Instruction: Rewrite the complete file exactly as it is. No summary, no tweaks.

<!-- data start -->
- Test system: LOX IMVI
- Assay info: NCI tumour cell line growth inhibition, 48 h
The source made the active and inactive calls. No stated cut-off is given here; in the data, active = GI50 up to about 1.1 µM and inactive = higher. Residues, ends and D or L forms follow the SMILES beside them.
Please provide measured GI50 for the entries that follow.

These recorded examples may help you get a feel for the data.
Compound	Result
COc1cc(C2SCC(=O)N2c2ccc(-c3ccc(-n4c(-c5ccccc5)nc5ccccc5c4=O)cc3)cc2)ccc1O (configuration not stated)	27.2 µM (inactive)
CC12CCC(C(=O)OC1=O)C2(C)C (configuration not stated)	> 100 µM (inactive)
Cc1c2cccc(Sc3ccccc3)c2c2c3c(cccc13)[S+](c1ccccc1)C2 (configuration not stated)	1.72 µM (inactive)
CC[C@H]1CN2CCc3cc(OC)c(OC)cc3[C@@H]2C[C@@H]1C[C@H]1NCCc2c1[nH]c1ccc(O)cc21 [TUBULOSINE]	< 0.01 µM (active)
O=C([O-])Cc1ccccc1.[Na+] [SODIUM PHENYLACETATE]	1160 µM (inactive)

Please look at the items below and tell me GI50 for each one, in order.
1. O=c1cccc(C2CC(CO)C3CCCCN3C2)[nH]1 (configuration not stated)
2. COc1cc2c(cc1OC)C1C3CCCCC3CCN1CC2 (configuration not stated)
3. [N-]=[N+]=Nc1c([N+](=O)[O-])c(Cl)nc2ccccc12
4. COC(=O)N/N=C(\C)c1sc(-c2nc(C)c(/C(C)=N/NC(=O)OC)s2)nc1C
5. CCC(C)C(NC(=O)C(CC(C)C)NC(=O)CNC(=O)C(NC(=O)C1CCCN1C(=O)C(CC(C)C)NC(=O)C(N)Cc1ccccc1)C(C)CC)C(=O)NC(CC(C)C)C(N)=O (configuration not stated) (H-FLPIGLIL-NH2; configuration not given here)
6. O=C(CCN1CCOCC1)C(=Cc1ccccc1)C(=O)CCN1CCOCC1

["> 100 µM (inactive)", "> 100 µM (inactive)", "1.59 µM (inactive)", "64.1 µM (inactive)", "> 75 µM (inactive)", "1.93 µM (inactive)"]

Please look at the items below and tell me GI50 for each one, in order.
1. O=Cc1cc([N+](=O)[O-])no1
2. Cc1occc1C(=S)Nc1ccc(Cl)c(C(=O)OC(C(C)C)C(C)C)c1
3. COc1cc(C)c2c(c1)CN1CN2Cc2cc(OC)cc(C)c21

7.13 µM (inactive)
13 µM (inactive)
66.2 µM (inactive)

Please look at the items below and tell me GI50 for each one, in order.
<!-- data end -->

- Test system: LOX IMVI
- Assay info: NCI tumour cell line growth inhibition, 48 h
The source made the active and inactive calls. No stated cut-off is given here; in the data, active = GI50 up to about 1.1 µM and inactive = higher. Residues, ends and D or L forms follow the SMILES beside them.
Please provide measured GI50 for the entries that follow.

These recorded examples may help you get a feel for the data.
Compound	Result
COc1cc(C2SCC(=O)N2c2ccc(-c3ccc(-n4c(-c5ccccc5)nc5ccccc5c4=O)cc3)cc2)ccc1O (configuration not stated)	27.2 µM (inactive)
CC12CCC(C(=O)OC1=O)C2(C)C (configuration not stated)	> 100 µM (inactive)
Cc1c2cccc(Sc3ccccc3)c2c2c3c(cccc13)[S+](c1ccccc1)C2 (configuration not stated)	1.72 µM (inactive)
CC[C@H]1CN2CCc3cc(OC)c(OC)cc3[C@@H]2C[C@@H]1C[C@H]1NCCc2c1[nH]c1ccc(O)cc21 [TUBULOSINE]	< 0.01 µM (active)
O=C([O-])Cc1ccccc1.[Na+] [SODIUM PHENYLACETATE]	1160 µM (inactive)

Please look at the items below and tell me GI50 for each one, in order.
1. O=c1cccc(C2CC(CO)C3CCCCN3C2)[nH]1 (configuration not stated)
2. COc1cc2c(cc1OC)C1C3CCCCC3CCN1CC2 (configuration not stated)
3. [N-]=[N+]=Nc1c([N+](=O)[O-])c(Cl)nc2ccccc12
4. COC(=O)N/N=C(\C)c1sc(-c2nc(C)c(/C(C)=N/NC(=O)OC)s2)nc1C
5. CCC(C)C(NC(=O)C(CC(C)C)NC(=O)CNC(=O)C(NC(=O)C1CCCN1C(=O)C(CC(C)C)NC(=O)C(N)Cc1ccccc1)C(C)CC)C(=O)NC(CC(C)C)C(N)=O (configuration not stated) (H-FLPIGLIL-NH2; configuration not given here)
6. O=C(CCN1CCOCC1)C(=Cc1ccccc1)C(=O)CCN1CCOCC1

["> 100 µM (inactive)", "> 100 µM (inactive)", "1.59 µM (inactive)", "64.1 µM (inactive)", "> 75 µM (inactive)", "1.93 µM (inactive)"]

Please look at the items below and tell me GI50 for each one, in order.
1. O=Cc1cc([N+](=O)[O-])no1
2. Cc1occc1C(=S)Nc1ccc(Cl)c(C(=O)OC(C(C)C)C(C)C)c1
3. COc1cc(C)c2c(c1)CN1CN2Cc2cc(OC)cc(C)c21

7.13 µM (inactive)
13 µM (inactive)
66.2 µM (inactive)

Please look at the items below and tell me GI50 for each one, in order.